Cool, vacant and smoothly entertaining, "Ocean's Twelve" is a heist movie in which the heist gets hijacked by the characters.
This is hardly unexpected in a film that stars a virtual Hollywood who's-who; and it's likely exactly what moviegoers will enjoy about the movie. Who doesn't want to see George Clooney nuzzling alongside Julia Roberts, sipping champagne on the patio of an Italian villa? They're just so darn attractive and wealthy looking and on top of the world.
For that matter, who doesn't want to see Bernie Mac flashing freshly buffed fingernails or hear Don Cheadle muttering in a Cockney accent or watch Elliot Gould blustering about in gaudy outfits that would make Cher blush? Add Brad Pitt and newfound love/hate gal Catherine Zeta-Jones and you've got the makings of a calendar's worth of adorable rascals.
Ah, but what to do with them? That must have been the dilemma for director Steven Soderbergh, and his solution is more than a bit fuzzy. Oh, well, better to just look at all those stars and European locations and forget about the plot.
But there will always be nitpickers, so here's the essence of the story: A few years after having robbed a Vegas casino, the casino's owner (Andy Garcia) tracks down Danny Ocean (Clooney) and his cohorts. He gives them two weeks to pay back the money or else.
Realizing they are too well-known in America to pull off the big job they need, and that free vacations should come as part of any Hollywood star's perk list, they head for Europe.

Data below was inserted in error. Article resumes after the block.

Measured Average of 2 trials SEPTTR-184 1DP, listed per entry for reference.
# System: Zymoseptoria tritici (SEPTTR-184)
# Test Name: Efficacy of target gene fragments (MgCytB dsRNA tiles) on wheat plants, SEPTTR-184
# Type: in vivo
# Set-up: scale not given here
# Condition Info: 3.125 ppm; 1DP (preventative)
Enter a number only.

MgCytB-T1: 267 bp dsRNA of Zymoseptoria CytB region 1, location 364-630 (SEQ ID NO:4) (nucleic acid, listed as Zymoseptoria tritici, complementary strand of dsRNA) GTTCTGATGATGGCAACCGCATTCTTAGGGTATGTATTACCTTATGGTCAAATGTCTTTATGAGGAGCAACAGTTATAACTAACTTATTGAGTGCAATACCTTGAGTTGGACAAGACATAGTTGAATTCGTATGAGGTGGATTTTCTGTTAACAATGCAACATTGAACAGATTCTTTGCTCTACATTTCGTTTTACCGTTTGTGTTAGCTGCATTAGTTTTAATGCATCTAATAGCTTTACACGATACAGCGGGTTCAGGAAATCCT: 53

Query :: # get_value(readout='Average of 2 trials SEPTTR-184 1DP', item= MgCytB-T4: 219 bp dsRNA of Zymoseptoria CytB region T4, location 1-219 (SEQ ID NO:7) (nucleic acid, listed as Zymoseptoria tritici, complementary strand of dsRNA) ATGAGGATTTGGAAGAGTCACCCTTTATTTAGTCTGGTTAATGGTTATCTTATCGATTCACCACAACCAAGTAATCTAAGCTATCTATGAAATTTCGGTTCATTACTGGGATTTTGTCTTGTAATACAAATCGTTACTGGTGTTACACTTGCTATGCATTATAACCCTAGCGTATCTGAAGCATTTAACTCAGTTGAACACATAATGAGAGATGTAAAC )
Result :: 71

Little do they know that all this is being manipulated by the World's Greatest Thief (Vincent Cassel), who wants to sort of challenge them to a thief-off. If that sounds far-fetched, remember that Don Cheadle has a Cockney accent in this movie.
Immediately on their trail in Europe is master-thief chaser Isabel Lahiri (Zeta-Jones), who improbably turns out to be the former lover of veteran master thief and Ocean buddy Rusty Ryan (Pitt). The film's one great problem, aside from not making much sense, is that these two ridiculously attractive and clearly talented actors have no real chemistry together and take on mannequin characteristics while interacting. Weird.
Doesn't matter, though. "Ocean's Twelve" is not about the love; it's not about the action; it's not about the plot. It's about the cool moments and funny bits; and there are plenty of both, peaking with a guest spot from Bruce Willis that rotates around Roberts as Ocean's girlfriend.
The pretty woman virtually vanishes from the first half of the film, but she comes back and rescues the second half and suddenly you remember why this is the biggest female star on the planet. We like her, we really like her.
And yet ... "Ocean's Twelve" may be good entertainment; but it's not really a good movie. It's more like watching a gaggle of celebs engage in playtime. Amusing, sure, but we're talking about one of the most gifted directors alive and some very bright actors.
Is this really worth their time and ours? If there's going to be a "Thirteen," let's hope it's more than "Twelve." In the meantime, though, the dozen will probably do.
You can reach Tom Long at (313) 222-8879 or firstname.lastname@example.org.